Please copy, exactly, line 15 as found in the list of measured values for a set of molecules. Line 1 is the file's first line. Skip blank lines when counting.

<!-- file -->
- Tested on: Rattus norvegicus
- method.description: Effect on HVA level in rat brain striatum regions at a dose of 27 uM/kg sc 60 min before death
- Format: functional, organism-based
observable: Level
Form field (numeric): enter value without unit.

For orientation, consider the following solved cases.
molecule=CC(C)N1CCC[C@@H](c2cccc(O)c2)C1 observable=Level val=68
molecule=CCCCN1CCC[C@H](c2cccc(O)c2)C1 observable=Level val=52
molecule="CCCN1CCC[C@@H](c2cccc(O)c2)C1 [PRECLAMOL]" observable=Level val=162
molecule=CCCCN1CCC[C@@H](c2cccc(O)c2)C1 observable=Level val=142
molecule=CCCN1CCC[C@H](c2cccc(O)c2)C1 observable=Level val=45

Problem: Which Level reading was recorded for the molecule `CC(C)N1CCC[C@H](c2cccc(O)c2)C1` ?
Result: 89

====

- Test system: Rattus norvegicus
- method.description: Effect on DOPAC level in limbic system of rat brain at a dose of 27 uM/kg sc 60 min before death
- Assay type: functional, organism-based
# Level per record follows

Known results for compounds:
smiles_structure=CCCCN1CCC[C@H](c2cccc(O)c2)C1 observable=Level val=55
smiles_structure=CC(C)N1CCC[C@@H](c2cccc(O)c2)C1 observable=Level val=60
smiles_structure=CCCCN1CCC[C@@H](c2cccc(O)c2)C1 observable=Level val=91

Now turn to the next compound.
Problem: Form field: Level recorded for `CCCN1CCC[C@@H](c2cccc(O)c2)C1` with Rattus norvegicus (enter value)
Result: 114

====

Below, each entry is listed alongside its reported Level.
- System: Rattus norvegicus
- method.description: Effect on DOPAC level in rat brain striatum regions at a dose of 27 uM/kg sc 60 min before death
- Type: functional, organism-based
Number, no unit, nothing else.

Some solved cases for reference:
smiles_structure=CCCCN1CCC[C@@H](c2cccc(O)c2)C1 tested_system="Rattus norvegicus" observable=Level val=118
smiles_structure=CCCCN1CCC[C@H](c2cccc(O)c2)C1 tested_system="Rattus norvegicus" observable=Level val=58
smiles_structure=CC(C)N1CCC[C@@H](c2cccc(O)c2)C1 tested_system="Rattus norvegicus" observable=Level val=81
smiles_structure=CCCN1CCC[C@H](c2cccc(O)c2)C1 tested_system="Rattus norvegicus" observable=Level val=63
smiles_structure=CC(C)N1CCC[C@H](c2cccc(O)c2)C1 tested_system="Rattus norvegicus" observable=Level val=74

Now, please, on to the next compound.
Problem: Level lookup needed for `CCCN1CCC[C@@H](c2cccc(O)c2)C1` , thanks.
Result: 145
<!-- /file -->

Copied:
- Test system: Rattus norvegicus